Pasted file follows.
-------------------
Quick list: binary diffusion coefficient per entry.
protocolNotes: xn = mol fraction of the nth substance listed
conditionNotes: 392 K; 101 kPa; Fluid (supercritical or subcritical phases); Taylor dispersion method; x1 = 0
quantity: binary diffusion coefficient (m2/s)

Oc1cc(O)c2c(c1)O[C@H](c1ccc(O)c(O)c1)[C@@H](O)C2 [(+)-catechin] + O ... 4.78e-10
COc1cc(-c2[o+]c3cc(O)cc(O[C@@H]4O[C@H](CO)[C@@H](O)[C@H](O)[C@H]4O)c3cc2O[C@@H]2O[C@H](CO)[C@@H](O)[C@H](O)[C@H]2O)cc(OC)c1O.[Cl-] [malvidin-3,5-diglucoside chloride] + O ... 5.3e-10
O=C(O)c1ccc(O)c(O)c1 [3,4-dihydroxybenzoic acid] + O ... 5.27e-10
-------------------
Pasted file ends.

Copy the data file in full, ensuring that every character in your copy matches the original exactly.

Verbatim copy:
Quick list: binary diffusion coefficient per entry.
protocolNotes: xn = mol fraction of the nth substance listed
conditionNotes: 392 K; 101 kPa; Fluid (supercritical or subcritical phases); Taylor dispersion method; x1 = 0
quantity: binary diffusion coefficient (m2/s)

Oc1cc(O)c2c(c1)O[C@H](c1ccc(O)c(O)c1)[C@@H](O)C2 [(+)-catechin] + O ... 4.78e-10
COc1cc(-c2[o+]c3cc(O)cc(O[C@@H]4O[C@H](CO)[C@@H](O)[C@H](O)[C@H]4O)c3cc2O[C@@H]2O[C@H](CO)[C@@H](O)[C@H](O)[C@H]2O)cc(OC)c1O.[Cl-] [malvidin-3,5-diglucoside chloride] + O ... 5.3e-10
O=C(O)c1ccc(O)c(O)c1 [3,4-dihydroxybenzoic acid] + O ... 5.27e-10